A therapy unit installed at the Oak Ridge hospital in 1955 used a source of radioactive cesium-137 to kill diseased tissue, allowing maximum dose of radiation to a cancerous area and minimizing effects to healthy tissue elsewhere. The hospital, was one of the nation's early centers for nuclear medicine. (AP Photo/ Oak Ridge Associated Universities) #
Two of 40,000 mice being used in atomic tests at Oak Ridge, by scientists seeking to learn the possible effects of radiation on the heredity of man, displayed by the Atomic Energy Commission on February 18, 1950. The mouse on the right is described by the AEC as a "hereditary mutation" - a descendant of mice which have been given periodic doses of X-rays. A normal litter mate in on the left. (AP Photo) #
An "Atoms For Peace" traveling exhibit in Oak Ridge, in 1957. President Dwight D. Eisenhower launched an "Atoms for Peace" program that supplied equipment and information to schools, hospitals, and research institutions within the U.S. and throughout the world. The first nuclear reactors in Iran and Pakistan were built under this program. (Ed Westcott/DOE) #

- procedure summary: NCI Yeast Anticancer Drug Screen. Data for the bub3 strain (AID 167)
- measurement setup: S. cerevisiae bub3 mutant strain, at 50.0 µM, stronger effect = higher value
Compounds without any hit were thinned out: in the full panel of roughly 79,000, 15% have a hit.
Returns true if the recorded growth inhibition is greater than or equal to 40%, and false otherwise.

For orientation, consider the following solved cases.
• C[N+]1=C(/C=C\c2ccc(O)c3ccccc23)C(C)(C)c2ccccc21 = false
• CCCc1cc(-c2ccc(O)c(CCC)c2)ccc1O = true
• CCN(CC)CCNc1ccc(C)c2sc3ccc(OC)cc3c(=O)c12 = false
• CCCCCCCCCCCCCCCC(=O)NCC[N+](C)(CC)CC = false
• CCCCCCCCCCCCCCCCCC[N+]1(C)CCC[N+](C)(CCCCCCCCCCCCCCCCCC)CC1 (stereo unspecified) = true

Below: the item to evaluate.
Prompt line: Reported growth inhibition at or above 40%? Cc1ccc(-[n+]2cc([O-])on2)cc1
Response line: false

Senator John F. Kennedy visits Oak Ridge National Lab on February 24, 1959. (Ed Westcott/DOE) #
Oak Ridge, Tennessee, on April 21, 1959. When it was first founded in 1942 to supply housing for workers at the Atomic Energy Commission plant, Oak Ridge was a military reservation. Since the end of World War II, however, the AEC has removed the fence that once surrounded Oak Ridge and gradually given more voice in matters of community policy to the town council, an elected body with advisory powers only. On May 5, Oak Ridge's transformation from military control to self-government was completed, as its citizens voted to incorporate. (AP Photo) #
A view of the K-25 uranium enrichment facilities from a patrol radio relay tower in Oak Ridge, on November 7, 1960. (Ed Westcott/DOE) #
Photographer Ed Westcott took almost all of the photos above. He was the first AEC government photographer in Oak Ridge, and the only authorized photographer during the Manhattan Project. Here, Ed poses with his motion picture cameras and lights in Building 2714 in in Oak Ridge, in 1960. Born in 1922, Westcott still resides in Oak Ridge, and recently celebrated his 90th birthday. (Ed Westcott/DOE) #